Interview With Coasts


Tell us a little about your latest release that you’re supporting on your world tour with The Hunna?

Chris: It’s quite different to our first record, I think we had quite a lot of time to sit on our first record because it was written over the course of such a long time and had so many different influences. When we listen back to it now, it feels like we put the 10 best songs that we wanted to put out on it so it’s very hard hitting and euphoric-very in your face-where the second record has a lot more moments when it’s reserved and contemplative so it feels like a totally different record. We still feel like it has our personality in it though. I really love it. “Come On Over” is one of my favorite songs on it. It feels like a bit of a mature step up from the first record.

Do you feel like the second record was a natural juxtaposition to the first record or did you set out to release something different as you were writing it?

Chris: We never thought too hard about what we wanted it to sound like. We just wrote the best songs that we could write, really.

James: There was no intention to change and make things completely different. Some bands do it and do it well, but-

Chris: I think it would have been too early for us to stray too far from our sound and alienate fans that we’ve already made.

Do you feel like you’ll stray further in the future?

Chris: I imagine so!

James: It’ll only be a natural thing though.

Chris: We already have so many ideas and have things written for our third record. Who knows, maybe one day we’ll really stray and become a psych band or a jazz band.

You’ve been touring extensively over the past few months through many countries, how do you feel touring affects the writing and recording process for new music once you get home?

Chris: Obviously you’re influenced by everything in life so us doing these intense 4 months of touring is going to impact what I personally write lyrically. We don’t have a deadline for when we need to write our third record by so it’s not like we’ve been furiously writing on tour. We’ve got a month and a half when we get back from tour and all Summer while we aren’t playing festivals where we’re going to be writing as much as possible. I think it naturally informs it. We went to Australia for the first time and it was a great experience so I’m sure that’ll make it’s way into our lyrics.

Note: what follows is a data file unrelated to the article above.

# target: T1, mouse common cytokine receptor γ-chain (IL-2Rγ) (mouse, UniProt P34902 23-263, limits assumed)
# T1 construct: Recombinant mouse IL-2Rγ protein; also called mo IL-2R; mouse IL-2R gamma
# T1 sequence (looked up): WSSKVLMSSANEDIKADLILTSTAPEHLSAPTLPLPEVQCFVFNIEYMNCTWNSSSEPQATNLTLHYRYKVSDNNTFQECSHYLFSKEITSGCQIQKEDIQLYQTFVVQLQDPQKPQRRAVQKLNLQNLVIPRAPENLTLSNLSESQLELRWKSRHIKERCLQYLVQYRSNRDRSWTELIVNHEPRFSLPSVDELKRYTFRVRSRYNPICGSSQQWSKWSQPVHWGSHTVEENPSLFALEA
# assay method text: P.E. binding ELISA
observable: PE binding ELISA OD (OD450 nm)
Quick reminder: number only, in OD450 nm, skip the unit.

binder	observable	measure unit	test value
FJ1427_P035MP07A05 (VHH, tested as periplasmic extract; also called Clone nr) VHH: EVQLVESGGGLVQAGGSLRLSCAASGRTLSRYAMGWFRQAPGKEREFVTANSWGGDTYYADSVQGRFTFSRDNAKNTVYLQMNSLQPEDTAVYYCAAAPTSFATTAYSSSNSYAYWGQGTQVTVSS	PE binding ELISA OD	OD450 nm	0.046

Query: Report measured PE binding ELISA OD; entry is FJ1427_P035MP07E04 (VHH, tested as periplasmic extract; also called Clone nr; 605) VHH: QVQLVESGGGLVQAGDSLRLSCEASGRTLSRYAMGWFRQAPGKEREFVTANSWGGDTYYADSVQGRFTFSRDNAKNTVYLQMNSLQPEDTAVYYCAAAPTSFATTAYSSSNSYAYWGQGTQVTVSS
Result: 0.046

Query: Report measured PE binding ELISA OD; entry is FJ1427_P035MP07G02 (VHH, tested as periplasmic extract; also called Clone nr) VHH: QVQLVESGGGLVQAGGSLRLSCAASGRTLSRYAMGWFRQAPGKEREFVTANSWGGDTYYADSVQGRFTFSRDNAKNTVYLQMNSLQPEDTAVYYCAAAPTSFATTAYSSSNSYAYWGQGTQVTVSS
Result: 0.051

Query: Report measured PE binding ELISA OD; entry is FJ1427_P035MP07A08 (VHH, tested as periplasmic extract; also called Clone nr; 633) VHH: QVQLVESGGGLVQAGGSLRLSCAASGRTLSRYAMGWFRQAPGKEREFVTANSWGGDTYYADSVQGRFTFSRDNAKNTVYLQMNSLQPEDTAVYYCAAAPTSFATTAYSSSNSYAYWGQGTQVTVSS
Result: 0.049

As you mentioned, your first record was written over a long period of time and most of the songs on it had been previously released through singles and EPs. Do you feel as though you are an album centric band or is there the possibility of releasing more singles/EPs in the future?

Chris: We want to be a prolific band and release music and keep people’s attention so I feel like you have to do that nowadays with how young people are consuming music. We will always do single releases leading up to a record, but I don’t think we will be releasing 9 out of 10 songs leading up to a record again.

David: We’re releasing a song every 6 weeks at the moment as we lead up to the B-Side of the second record. It helps to keep people interested.

It’s been quite a while since you’ve toured in the States, do you feel anything different this time around? Is there a different vibe, are you excited to bring new music? How do you feel?

Chris: We’ve been itching to get back for a long time. The last time we were here was 2 years ago so it’s been far too long. We were building up a great fanbase here but because of some nonsense we weren’t able to make it back. Hopefully it won’t be another 2 years before we come back.

James: There’s hopefully some plans to be back out later this year. It was never anyone’s intention to take this long to come back.

David: We always love it out here and have amazing fun.

Chris: Our music works very well here and we do have a good call for it but it’s all about building on that now so we have to keep coming back and playing for people.

How has this tour been treating you?

David: It’s been amazing, I’ve really enjoyed it. It’s been cool going out with The Hunna over the last 4 months, we’ve known them for so long so it’s great to be on tour with old friends. And I feel like our music is different enough so it’s not the same thing all night.

James: We’ve been to some places that we really love and seen some familiar faces as well, which is cool to see older fans sticking around. It’s just great to go back to some old venues we’ve played as well as new ones.

How has the writing for the 3rd record been coming along? Is it done being written or are you still in the creative process?